As the VA secretary commenced his remarks, he honored several notable women in the audience including Brenda S. “Sue” Fulton, the assistant secretary of veterans affairs for public and intergovernmental affairs.

Fulton, is a 1980 graduate of the United States Military Academy at West Point, N.Y., which was the Academy’s first class to admit women. She is an out lesbian and served as a founding board member of Knights Out, the organization of LGBTQ West Point graduates, and later worked with OutServe, the association of actively-serving LGBTQ military members and SPARTA, an LGBTQ military group advocating for transgender military service.

“Whenever any veteran, family member, caregiver, or survivor walks by a VA facility, we want them to see themselves in the mission statement on the outside of the building,” said Secretary McDonough. “We are here to serve all veterans, their families, caregivers and survivors — and now, our mission statement reflects exactly that.”

In crafting the new mission statement, VA surveyed roughly 30,000 Veterans. Among veterans surveyed, the new version of VA’s mission statement was chosen over the current version by every age group; by men and by women; by LGBTQ+ veterans; and by white, Black/African American, Hispanic/Latino, Asian and American Indian/Alaska Native Veterans.

In addition to two rounds of surveys, VA conducted dozens of small-group engagements with veterans to understand what was most important to them in a VA mission statement, then incorporated that feedback into quantitative research. The new mission statement reflects that VA serves all of the heroes who have served our country, regardless of their race, gender, background, sexual orientation, religion, zip code or identity.

The previous mission statement was: “To fulfill President Lincoln’s promise ‘to care for him who shall have borne the battle, and for his widow, and his orphan’ by serving and honoring the men and women who are America’s veterans.” The previous mission statement is posted in roughly 50 percent of VA’s facilities. Over the coming months, VA’s new mission statement will replace the previous version.

VA announces new mission statement, recognizing sacred commitment to serve all who served:

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Mich. governor signs statewide LGBTQ rights law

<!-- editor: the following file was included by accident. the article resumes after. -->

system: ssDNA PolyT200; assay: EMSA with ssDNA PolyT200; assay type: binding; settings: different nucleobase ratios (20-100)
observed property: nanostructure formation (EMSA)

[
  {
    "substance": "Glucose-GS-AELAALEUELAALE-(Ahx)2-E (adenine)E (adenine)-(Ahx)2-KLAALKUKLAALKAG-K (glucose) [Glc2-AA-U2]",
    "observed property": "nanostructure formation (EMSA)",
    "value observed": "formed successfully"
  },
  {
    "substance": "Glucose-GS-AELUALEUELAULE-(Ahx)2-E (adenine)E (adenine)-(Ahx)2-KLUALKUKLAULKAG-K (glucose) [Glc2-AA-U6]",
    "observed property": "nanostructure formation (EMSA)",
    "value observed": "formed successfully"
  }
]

‘Bigotry is bad for business’



Michigan Gov. Gretchen Whitmer on March 16, 2023, signed an LGBTQ rights bill into law. (Photo courtesy of Whitmer's office)

Michigan Gov. Gretchen Whitmer signed the Elliott-Larsen Civil Rights Act on Thursday, which expands basic protections for the LGBTQ community.

The measure, Senate Bill 4, was sponsored by openly gay state Sen. Jeremy Moss who less than a year previously had been shot down by the Republican majority as he attempted to have a non-binding resolution to recognize “Pride Month” adopted by the Senate.

In her signing remarks, Whitmer noted: “In the words of Detroit native Lizzo, it’s about damn time! Bigotry is bad for business. Come to Michigan, you will be respected and protected under the law.”

“As Equality Michigan celebrates this historic step forward, we are standing on the shoulders of giants. Generations of activists have inspired us to fight for justice and equality for all LGBTQ+ Michiganders, and our community has been working to update our state’s civil rights law to explicitly include sexual orientation, gender identity and expression in every single legislative session since Elliott-Larsen was first adopted,” Equality Michigan Executive Director Erin Knott said in a statement. “We applaud Gov. Whitmer for signing this bill into law, and are humbled by this pro-equality legislature that made amending ELCRA a top priority. Senator Jeremy Moss and Rep. Jason Hoskins introduced this legislation and championed it all the way through to the finish line.” 

“The victory we have today in Michigan is a great one, but it’s also one we don’t take lightly at this moment. Let it not be lost on us that this privilege, however hard-earned, is a unique one that exists amid a nationwide political assault on LGBTQ+ people, especially trans and non-binary youth, and their families,” added Knott. “There are over 400 anti-trans bills moving across state legislatures in the US, twice the amount introduced last year.”

“This bill being signed into law is a beacon of hope and sends a powerful message of acceptance to LGBTQ people across the nation. At the Trevor Project, we work every day to protect the lives of LGBTQ youth, and days like today prove that in generations to come, both their legal and lived equality will no longer be fodder for political debate,” said Troy Stevenson, director of state advocacy campaigns for the Trevor Project. “Our research shows that having at least one accepting adult can reduce the risk of a suicide attempt among LGBTQ young people by 40 percent. We applaud the elected leaders, advocates and Gov. Whitmer for making this a reality, and affirming the dignity and rights of LGBTQ Michiganders by codifying these protections into law.”